Back to your stories Melody…thanx so much for sharing. I have a couple morgue stories myself, from working in the hospitals. that’ll be another story… (or not)
I’m just amazed you found this bear! How great! and really wonderful to hear your stories!
Great post Melody! Many of us never knew that about you, but I’m sure we’re all glad to be connected to you a bit more. My dad was in the Air Force as well – joined at the age of 18 because he didn’t know what he wanted to do, he was always a class clown and goof-off in school, he told me. He served in Vietnam and then was honorably discharged then went for and finished his Bachelors degree later.
In Tucson, we have a large Air Force base (Davis-Monthan) my dad was so excited to see the base…
Anyway, I called him after I read your story. Thanks for the reminder that life is precious! 🙂
Melody I have to agree with others that this sharing of your experiences with the Air Force are quite moving and I thank you for taking the time to share it with your blog community. What made you decide to go to law school? I know that is not a question related to SB, but sure would be interested in knowing. I am so glad you found that bear.
That was an amazing story Melody and I enjoyed reading it and would not mind reading some of your other experiences. I always regretted not going into the military service but I was a 4F and they didn’t want me.
Wow, amazing story, Melody. Thank you for sharing.
Wow. Part of what I love bout your blog is how personal you make thr starbucks experience. I somehow had no idea you had been in the military until last night when you mentioned it. Thank you for serving the USA. You’re a brave and fascinating person and I really enjoyed reading this.
The (almost) funny thing is someone gave me one of those starbucks air force bears once. I have no clue where it is but I totally have one.
Thanks for sharing a more personal side, (you are really quite a writer!)
A very heartfelt story…thank you for sharing a part of yourself with us 🙂
I really want to reply to everyone – So this reply is really intended for everyone! Thank you so much for commenting on tis thread. I really debated wether I should post such a personal story at all, so even having a few comments makes me feel better about it.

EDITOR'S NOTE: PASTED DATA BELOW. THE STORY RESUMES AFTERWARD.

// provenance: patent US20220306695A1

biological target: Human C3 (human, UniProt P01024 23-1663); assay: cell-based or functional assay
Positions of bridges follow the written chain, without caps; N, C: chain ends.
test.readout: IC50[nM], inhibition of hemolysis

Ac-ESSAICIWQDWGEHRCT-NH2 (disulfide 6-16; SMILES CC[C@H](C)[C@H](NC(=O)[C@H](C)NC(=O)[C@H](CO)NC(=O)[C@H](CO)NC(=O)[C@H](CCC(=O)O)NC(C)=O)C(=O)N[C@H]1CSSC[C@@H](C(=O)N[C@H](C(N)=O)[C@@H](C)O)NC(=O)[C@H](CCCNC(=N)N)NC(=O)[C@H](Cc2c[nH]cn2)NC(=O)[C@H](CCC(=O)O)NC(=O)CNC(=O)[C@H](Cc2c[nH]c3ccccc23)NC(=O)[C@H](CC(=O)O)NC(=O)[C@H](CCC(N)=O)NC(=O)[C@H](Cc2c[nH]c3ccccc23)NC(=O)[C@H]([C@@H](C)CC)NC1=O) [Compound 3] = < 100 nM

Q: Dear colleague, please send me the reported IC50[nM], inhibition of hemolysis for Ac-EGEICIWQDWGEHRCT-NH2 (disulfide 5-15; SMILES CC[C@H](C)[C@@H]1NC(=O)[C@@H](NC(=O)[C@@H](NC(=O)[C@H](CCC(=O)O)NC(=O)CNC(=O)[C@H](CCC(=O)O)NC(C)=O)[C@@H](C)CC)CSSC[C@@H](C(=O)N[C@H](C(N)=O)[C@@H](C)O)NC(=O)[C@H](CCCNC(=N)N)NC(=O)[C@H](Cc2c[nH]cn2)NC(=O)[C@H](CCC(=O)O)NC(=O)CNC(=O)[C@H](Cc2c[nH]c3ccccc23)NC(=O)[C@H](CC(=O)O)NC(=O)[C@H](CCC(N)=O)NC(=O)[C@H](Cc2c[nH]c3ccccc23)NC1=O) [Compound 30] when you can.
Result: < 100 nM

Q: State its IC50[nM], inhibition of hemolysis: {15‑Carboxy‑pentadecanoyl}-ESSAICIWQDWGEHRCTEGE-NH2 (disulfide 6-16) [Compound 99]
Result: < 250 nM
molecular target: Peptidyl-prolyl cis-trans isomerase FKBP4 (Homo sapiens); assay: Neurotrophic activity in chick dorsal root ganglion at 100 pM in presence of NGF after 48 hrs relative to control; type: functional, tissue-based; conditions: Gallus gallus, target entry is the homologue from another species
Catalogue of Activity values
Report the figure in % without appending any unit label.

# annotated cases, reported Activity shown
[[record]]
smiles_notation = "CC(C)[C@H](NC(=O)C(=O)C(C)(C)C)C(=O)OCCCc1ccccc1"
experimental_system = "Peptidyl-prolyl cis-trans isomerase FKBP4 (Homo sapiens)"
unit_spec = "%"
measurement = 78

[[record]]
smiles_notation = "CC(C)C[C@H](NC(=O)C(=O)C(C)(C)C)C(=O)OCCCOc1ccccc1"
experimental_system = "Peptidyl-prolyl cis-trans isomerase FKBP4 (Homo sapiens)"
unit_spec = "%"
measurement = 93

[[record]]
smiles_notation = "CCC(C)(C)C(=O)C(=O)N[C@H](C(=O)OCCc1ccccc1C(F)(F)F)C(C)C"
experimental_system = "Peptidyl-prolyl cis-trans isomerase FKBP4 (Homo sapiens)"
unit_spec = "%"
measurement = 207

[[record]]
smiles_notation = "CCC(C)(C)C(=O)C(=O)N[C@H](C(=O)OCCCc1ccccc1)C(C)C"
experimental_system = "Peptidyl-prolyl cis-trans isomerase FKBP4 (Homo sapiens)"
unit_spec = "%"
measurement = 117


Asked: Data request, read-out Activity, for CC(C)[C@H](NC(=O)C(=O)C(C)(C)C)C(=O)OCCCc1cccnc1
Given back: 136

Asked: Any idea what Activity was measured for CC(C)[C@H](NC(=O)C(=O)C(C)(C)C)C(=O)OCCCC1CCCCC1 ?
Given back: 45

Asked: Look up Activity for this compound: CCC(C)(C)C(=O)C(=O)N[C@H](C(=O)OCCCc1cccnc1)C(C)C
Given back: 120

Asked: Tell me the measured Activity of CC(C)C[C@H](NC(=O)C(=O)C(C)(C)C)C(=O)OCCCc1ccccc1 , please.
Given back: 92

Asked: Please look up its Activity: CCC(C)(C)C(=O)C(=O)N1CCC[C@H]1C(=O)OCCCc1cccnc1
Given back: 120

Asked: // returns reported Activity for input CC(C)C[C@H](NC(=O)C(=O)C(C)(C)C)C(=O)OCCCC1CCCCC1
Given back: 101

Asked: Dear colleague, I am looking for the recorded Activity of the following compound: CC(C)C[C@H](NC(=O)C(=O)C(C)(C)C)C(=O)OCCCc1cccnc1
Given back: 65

I definitely know that the Army Air Corp later became the Air Force. I can remember sitting in a class in basic training learning some basic military history.
One thing that is a little sad to me is how few people serve. This is going to sound strange but when I meet people who have served, they’re often baby-boomers age. Often people who were drafted. I actually meet very few generation X (my generation) or younger who have just volunteered at the age of 18.
I fully believe that those volunteering should be from all socio-economic walks of life but it seems that more and more the young 18 year-olds joining come from poorer backgrounds, and that fewer and fewer middle class privileged children really consider an enlistment as a viable thing to do. I guess I got lucky that I was in the service during four very peaceful years. I had good timing.
I was 18. That about says it all. My parents weren’t going to help me with college (long story) and I wanted an adventure and wanted to leave southern California. Still to this day, I think that the Air Force was the right choice.
Hayley, I love hearing about your dad. That’s another good story.
Melody … thanks for the entry. I’ve been wanting to ask you more about your time in the Air Force and just haven’t had the opportunity. Though I’m too much of a fraidy cat to join myself, I am definitely a Navy girl, as my father enlisted when he was 18 and my grandfather, uncle and cousin (that uncle’s son, all on my mom’s side) all attended the USNA and were/are pilots. My cousin, an F-18 pilot, just returned safely from his second trip to the Afghanistan area with a carrier. Every day, I think about him and mentally tell him how much I love him, even when he’s back home on base. My grandfather died in a crash during a routine training day near Pensacola, Fla., some 50-plus years ago, so we all know that you don’t have to be on a tour to be at risk (much like everyone in the world every day — accidents happen). Thanks for sharing some of your stories, Melody. <3